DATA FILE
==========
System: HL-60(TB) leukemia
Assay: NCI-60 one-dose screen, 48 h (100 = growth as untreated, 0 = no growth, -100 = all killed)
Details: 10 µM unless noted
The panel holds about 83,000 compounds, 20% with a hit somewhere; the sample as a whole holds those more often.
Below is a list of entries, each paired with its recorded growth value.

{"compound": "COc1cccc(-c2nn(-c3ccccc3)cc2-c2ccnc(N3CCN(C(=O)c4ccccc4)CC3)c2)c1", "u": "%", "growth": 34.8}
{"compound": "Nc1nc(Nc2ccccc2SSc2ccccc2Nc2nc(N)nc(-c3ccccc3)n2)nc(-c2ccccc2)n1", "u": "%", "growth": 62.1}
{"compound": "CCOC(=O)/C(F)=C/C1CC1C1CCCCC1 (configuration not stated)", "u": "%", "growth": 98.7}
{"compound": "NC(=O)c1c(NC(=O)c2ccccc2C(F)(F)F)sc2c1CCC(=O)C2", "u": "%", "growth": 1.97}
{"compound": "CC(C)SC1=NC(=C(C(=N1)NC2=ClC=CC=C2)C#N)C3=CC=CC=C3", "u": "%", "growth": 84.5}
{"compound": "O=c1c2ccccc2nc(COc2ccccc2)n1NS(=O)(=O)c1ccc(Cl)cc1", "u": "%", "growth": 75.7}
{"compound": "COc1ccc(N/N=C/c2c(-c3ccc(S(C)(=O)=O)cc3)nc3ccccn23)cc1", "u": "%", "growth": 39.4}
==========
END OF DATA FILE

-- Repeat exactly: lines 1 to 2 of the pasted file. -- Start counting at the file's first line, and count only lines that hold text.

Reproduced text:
System: HL-60(TB) leukemia
Assay: NCI-60 one-dose screen, 48 h (100 = growth as untreated, 0 = no growth, -100 = all killed)